No Tears For Argentina

Investors in the government's defaulted bonds are furious about a swap offer

Nicola Modafferi feels betrayed. In 1998, the insurance salesman from Palmi, a town in southern Italy, followed the advice of his local bank and invested nearly $23,000 of his parents' money in high-yield Argentine government bonds. "They sold them to me saying there was no risk of losing any money," Modafferi recalls. Three years later Argentina defaulted on its debt. For Modafferi, 29, and countless other buyers of Argentine paper, it has been a waiting game ever since.

Now the wait may be over, but bondholders are anything but happy. The government of Argentine President Néstor Kirchner is offering a take-it-or-leave-it deal in which it will exchange $81.8 billion in defaulted government debt for up to $41.8 billion in new bonds with lower interest rates and longer maturities. "It is totally unacceptable," says Modafferi. "This is my father's money."

The government's attempts to force through a deal that at its worst will give bondholders 28 cents on the dollar has infuriated thousands of individual investors around the world, but particularly in Italy, where many of those who bought the Argentine paper were pensioners. So far, only 35% of all bondholders have signed up for the offer, which expires on Feb. 25, and only a tiny percentage of them are foreigners. Investors' complaints are falling on deaf ears, though. Argentine officials, who spent the last three weeks touring the world's financial capitals to drum up support for the swap, insist that those who hold out will not win better terms. "There will be no improvement," says Finance Secretary Guillermo Nielsen. "The message has been very clear," says Mohamed A. El-Erian, manager of the emerging-market bond fund at Pacific Investment Management Co. "Those who remain outside the swap will be holding orphan bonds."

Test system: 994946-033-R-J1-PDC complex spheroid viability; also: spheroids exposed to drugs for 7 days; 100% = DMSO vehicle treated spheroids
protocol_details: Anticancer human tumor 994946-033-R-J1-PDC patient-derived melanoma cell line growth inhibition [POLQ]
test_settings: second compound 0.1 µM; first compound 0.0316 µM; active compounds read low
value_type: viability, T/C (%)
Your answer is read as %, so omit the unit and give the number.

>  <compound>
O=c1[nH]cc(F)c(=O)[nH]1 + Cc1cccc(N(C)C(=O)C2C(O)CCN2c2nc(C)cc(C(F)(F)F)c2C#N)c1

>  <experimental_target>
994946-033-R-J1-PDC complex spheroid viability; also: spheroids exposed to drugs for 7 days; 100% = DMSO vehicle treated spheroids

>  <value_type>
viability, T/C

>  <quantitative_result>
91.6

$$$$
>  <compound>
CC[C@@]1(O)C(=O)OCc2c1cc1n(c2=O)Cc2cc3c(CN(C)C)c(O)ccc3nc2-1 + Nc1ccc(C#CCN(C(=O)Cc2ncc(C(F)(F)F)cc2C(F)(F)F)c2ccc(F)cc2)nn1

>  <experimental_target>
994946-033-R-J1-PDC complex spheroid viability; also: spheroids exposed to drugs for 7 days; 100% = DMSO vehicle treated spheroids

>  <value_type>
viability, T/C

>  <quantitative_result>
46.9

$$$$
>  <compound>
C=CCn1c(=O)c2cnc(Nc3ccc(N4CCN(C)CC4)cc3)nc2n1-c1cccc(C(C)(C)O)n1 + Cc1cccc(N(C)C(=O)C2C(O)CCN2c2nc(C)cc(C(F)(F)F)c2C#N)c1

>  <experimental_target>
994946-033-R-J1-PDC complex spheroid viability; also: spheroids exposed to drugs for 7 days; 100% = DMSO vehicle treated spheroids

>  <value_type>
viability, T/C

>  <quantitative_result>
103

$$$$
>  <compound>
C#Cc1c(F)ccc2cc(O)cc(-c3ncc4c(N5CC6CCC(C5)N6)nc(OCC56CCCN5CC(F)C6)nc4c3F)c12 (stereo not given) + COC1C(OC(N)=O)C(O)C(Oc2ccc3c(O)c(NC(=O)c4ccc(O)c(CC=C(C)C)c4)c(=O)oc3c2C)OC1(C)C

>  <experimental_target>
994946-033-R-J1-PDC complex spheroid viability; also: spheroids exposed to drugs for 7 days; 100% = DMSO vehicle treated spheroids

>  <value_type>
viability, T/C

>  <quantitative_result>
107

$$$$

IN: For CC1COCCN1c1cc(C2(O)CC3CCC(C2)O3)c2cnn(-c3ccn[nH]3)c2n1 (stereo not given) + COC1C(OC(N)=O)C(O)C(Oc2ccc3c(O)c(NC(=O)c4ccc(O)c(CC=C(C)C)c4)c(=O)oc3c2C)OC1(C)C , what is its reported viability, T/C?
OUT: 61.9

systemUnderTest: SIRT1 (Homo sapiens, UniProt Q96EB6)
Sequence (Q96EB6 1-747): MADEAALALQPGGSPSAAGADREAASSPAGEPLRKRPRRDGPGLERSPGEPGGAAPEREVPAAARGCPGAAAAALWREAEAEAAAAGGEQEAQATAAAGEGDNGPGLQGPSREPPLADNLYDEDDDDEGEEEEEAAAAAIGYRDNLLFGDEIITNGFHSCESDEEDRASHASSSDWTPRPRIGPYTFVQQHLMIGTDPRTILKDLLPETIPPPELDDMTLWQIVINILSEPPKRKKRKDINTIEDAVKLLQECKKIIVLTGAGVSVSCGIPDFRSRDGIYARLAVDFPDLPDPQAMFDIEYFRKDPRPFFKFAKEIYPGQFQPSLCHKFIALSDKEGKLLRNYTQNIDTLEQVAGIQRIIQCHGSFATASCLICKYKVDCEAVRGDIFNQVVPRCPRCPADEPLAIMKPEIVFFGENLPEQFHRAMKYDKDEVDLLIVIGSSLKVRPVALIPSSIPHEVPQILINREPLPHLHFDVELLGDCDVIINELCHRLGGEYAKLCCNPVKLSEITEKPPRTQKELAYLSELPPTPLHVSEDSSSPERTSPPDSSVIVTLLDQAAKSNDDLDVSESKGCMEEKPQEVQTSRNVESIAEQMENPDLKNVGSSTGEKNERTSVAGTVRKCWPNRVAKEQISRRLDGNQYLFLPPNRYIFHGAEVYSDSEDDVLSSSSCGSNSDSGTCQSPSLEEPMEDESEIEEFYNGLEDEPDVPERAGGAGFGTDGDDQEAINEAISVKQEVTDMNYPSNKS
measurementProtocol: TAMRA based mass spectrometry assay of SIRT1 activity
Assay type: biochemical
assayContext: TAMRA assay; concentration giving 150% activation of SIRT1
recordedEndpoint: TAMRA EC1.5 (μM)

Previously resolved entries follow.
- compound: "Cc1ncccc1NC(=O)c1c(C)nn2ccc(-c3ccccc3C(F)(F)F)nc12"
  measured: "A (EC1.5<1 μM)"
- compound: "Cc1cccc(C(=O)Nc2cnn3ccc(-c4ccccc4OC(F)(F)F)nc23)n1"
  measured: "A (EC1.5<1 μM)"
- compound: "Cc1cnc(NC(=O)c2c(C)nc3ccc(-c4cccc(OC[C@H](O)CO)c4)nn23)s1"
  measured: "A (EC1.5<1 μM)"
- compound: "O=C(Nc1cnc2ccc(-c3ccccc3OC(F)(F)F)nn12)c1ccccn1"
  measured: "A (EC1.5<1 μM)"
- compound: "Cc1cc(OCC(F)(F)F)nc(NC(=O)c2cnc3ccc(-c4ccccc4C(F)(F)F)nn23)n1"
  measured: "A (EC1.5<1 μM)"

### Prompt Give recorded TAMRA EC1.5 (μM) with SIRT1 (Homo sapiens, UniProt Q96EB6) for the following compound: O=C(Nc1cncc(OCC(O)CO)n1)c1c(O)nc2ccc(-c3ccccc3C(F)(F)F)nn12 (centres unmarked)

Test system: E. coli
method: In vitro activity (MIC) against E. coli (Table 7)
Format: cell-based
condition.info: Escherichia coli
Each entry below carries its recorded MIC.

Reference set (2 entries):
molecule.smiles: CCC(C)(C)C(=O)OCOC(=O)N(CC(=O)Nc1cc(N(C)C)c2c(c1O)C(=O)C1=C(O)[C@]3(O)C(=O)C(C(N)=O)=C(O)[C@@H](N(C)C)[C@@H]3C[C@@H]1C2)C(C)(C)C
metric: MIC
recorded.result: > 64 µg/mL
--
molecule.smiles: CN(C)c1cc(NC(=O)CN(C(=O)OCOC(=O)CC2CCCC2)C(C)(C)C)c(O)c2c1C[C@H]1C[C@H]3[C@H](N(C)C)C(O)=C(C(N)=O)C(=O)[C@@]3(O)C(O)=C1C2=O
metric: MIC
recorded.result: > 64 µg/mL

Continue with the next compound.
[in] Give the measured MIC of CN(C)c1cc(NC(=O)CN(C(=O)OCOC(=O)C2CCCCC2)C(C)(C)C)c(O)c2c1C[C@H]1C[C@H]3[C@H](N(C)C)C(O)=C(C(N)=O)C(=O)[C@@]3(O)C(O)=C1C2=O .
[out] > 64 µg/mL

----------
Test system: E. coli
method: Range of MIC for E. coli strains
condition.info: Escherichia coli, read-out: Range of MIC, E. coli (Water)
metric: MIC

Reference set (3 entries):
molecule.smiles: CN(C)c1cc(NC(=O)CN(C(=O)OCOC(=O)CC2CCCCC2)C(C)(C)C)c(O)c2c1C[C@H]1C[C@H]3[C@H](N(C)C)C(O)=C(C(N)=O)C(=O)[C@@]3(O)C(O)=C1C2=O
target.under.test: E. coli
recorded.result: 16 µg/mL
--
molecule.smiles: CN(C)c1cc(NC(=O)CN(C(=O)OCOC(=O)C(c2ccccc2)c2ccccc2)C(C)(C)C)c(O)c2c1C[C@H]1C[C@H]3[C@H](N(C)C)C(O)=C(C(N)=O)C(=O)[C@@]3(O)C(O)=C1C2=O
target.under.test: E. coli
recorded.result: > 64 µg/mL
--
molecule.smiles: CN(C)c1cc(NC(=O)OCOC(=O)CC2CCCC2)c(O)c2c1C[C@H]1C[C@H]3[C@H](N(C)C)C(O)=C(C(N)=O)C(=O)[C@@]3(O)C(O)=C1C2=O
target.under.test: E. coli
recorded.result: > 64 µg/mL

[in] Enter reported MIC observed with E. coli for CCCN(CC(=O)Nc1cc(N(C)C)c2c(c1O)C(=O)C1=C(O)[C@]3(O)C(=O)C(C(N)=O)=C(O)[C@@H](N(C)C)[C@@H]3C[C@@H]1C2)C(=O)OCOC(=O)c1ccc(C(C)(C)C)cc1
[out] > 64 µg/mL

The heated rhetoric reflects the high stakes. Under the current terms, bondholders stand to lose 57% to 72% of their original investment, depending on what type of paper they hold. By comparison, participants in earlier swaps in Russia and Ecuador took a hit of around 50%. "The Argentine proposal is completely untenable," says Hans Humes, co-chair of the Global Committee of Argentina Bondholders, which represents holders of about one-third of the debt.


Investors who refuse to accept Argentina's offer may seek redress through the U.S., Italian, or other foreign courts -- a drawn-out and expensive process that holds no guarantee of success. "You've got to factor in the time, the effort, the legal costs, and the expense of holding an illiquid asset," says Walter Molano, senior managing director at BCP Securities in Greenwich, Conn.

Despite their tough stand, there is still a chance the Argentines will back down. Economy Minister Roberto Lavagna says Argentina is looking for at least 50% of bondholders to accept the offer; any less, and the government will likely be forced to negotiate. One concern is that the International Monetary Fund may refuse to roll over the $15 billion Argentina owes the fund unless the swap wins widespread acceptance. And a high level of participation would help restore Argentina's battered credibility in the eyes of international investors. In one encouraging sign, Standard & Poor's on Feb. 2 assigned a B- rating to the bonds to be issued in the swap. Ecuador had to wait four years to regain its B- rating after it emerged from default in 2000.

"Despite the rhetoric from Buenos Aires, Argentines do not want to be stuck forever outside the international financial system," says Claudio Loser, a former official with the IMF and senior fellow at the Inter-American Dialogue, a think tank in Washington. But even if Argentina returns to the good graces of the world's financiers, it'll be no comfort to investors like Nicola Modafferi.

By Colin Barraclough in Buenos Aires

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